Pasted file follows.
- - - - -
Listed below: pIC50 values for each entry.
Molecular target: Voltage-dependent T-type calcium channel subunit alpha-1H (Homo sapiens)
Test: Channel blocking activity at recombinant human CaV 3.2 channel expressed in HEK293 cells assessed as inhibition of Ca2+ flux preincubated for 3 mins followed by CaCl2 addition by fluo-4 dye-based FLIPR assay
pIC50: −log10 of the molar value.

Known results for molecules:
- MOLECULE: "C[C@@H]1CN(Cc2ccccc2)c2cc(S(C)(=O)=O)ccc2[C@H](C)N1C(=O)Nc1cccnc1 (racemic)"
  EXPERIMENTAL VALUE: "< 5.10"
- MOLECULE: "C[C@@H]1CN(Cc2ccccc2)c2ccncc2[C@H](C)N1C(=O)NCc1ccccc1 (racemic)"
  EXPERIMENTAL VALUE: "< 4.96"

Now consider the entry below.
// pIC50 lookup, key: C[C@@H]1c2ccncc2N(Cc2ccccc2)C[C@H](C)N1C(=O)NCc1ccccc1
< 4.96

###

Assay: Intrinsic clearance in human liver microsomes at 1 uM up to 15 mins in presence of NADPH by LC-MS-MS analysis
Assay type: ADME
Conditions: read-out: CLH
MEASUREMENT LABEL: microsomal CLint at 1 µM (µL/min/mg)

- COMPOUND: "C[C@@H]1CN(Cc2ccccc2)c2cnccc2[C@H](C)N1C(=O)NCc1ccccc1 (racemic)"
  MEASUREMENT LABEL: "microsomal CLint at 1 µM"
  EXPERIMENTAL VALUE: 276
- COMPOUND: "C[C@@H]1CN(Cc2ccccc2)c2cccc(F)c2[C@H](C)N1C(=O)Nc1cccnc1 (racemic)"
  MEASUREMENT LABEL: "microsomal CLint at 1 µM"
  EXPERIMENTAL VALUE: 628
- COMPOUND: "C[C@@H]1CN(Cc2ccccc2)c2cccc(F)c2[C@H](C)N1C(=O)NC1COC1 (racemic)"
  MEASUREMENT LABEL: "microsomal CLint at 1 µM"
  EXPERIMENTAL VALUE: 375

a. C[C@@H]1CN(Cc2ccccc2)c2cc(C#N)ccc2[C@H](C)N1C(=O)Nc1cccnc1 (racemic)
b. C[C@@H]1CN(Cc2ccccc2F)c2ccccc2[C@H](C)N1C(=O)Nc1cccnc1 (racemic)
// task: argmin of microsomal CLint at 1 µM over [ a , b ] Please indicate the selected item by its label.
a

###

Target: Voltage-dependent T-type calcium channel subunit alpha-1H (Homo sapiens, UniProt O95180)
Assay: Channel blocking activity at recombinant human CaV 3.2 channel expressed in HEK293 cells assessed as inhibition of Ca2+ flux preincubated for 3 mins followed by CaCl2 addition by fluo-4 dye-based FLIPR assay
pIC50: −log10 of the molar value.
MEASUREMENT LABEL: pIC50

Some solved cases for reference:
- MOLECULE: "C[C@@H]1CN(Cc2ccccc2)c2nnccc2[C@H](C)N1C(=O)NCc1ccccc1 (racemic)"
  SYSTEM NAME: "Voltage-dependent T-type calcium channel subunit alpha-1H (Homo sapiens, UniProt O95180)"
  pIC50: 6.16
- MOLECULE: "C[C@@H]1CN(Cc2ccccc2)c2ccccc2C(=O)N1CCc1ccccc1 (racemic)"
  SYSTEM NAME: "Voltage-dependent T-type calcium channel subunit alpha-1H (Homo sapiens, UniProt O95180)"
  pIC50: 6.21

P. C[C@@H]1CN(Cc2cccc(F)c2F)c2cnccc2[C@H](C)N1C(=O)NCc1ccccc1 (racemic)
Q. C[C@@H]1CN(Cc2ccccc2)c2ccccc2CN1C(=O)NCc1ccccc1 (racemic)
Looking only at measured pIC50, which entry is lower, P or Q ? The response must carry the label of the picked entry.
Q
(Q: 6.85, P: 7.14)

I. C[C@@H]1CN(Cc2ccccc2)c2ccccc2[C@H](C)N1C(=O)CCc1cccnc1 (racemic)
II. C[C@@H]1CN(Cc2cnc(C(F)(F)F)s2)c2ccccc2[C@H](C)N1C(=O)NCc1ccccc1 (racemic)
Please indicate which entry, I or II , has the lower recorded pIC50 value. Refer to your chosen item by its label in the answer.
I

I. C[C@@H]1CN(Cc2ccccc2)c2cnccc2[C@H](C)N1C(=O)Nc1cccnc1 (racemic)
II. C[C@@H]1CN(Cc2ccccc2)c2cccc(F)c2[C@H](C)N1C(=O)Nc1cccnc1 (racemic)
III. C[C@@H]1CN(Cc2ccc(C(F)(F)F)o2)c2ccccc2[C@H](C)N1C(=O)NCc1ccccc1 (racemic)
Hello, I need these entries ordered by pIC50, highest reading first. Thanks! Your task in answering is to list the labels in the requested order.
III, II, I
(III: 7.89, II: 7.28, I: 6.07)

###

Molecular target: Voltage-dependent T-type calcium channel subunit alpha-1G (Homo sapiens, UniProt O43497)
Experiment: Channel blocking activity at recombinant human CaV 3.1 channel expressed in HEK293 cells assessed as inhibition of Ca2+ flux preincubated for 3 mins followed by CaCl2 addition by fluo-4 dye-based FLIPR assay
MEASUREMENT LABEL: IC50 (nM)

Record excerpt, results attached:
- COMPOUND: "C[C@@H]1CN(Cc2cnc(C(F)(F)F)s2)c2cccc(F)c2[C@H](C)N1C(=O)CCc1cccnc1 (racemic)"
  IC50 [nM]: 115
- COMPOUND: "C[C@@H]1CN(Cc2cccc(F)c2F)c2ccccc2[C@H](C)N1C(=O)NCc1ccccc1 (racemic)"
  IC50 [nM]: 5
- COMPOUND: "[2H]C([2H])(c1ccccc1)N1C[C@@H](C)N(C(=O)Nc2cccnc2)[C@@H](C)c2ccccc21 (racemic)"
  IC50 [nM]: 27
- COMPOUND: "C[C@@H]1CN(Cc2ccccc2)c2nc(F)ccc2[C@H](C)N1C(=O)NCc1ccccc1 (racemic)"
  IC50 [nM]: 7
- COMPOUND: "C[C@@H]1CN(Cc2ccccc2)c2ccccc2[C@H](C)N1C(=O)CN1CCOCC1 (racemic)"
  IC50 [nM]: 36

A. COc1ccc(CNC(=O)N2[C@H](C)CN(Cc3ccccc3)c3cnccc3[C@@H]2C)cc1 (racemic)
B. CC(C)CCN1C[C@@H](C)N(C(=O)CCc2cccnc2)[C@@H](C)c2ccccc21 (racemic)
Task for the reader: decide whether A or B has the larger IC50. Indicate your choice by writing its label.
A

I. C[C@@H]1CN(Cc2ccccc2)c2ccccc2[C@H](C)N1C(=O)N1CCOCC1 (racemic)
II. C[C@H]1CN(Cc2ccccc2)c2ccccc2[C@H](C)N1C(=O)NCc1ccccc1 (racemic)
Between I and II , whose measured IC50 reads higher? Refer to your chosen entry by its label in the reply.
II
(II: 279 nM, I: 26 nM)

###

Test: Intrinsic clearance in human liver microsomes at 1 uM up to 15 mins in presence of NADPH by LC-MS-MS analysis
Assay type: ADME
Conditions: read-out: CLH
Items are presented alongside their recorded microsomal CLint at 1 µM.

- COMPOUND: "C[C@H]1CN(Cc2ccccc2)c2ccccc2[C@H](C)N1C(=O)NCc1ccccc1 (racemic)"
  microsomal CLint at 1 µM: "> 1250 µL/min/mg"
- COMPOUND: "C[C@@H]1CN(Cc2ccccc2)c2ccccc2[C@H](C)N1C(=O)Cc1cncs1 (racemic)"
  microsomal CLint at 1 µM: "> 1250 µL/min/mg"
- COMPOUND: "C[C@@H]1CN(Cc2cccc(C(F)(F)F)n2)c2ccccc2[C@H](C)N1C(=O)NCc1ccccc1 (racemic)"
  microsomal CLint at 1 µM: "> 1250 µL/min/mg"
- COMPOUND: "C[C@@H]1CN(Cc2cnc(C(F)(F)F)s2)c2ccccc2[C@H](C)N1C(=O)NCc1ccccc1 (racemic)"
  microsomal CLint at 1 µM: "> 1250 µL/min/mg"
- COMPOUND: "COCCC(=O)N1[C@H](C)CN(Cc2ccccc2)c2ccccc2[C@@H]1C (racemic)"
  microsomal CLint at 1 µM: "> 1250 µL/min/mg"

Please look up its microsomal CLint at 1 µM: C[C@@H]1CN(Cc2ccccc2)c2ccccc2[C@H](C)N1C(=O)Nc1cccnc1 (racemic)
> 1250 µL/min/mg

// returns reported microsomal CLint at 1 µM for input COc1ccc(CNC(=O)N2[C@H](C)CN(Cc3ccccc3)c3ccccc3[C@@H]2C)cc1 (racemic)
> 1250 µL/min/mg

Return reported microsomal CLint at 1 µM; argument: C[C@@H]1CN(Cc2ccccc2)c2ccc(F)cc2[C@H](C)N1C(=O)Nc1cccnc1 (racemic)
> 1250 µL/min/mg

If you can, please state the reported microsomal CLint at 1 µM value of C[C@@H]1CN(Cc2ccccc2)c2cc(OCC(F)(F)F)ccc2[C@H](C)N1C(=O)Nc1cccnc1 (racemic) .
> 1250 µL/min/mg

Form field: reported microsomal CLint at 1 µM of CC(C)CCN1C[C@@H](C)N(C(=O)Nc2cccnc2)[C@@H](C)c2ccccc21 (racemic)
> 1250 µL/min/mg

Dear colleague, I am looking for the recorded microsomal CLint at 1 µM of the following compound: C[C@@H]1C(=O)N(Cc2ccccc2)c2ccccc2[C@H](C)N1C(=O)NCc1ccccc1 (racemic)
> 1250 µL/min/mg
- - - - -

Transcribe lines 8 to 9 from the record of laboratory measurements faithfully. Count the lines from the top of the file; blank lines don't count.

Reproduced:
- MOLECULE: "C[C@@H]1CN(Cc2ccccc2)c2ccncc2[C@H](C)N1C(=O)NCc1ccccc1 (racemic)"
  EXPERIMENTAL VALUE: "< 4.96"